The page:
What with all the furor around containers and orchestrators, it can be easy to lose sight of some of their highly useful features. The portability and extensible nature of containers is a modern convenience to be cherished, but from my professional perspective it’s sometimes all too easy to get carried away and pay less attention to security.
There’s a lesser-known feature in the venerable Docker that I like using from a security perspective, which I’ll take a quick look at now.
Ye olde feature I have in mind has been around for a whopping 20 months at the time of writing. Believe me when I say that’s a millennium when it comes to containers, which have evolved their feature-sets at hyperspeed. From Docker version 1.10, it’s been possible to run your containers with a temporary storage, or temporary volume mount to be more precise. From the release notes of Docker v1.10, we can see the feature announcement as described below as follows:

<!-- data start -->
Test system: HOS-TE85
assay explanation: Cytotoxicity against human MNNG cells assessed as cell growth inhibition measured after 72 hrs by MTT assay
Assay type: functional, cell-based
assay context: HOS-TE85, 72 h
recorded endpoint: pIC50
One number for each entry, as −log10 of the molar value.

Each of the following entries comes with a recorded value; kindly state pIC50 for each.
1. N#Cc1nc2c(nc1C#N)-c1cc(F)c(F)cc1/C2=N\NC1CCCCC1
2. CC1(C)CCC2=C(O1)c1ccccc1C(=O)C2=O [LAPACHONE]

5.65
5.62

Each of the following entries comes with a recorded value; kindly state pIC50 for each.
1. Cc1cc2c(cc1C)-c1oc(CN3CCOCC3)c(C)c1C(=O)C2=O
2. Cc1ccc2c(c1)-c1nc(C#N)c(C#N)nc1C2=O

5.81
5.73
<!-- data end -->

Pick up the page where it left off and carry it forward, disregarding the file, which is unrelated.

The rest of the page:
“Temporary filesystems: It’s now really easy to create temporary filesystems by passing the –tmpfs flag to docker run. This is particularly useful for running a container with a read-only root filesystem when the piece of software inside the container expects to be able to write to certain locations on disk.”
In Figure 1, we can see the key difference between temporary and standard volumes. If you’re interested in some of the discussions around the naming of the temporary filesystem feature, then there’s some chatter available on one of Moby’s GitHub repositories.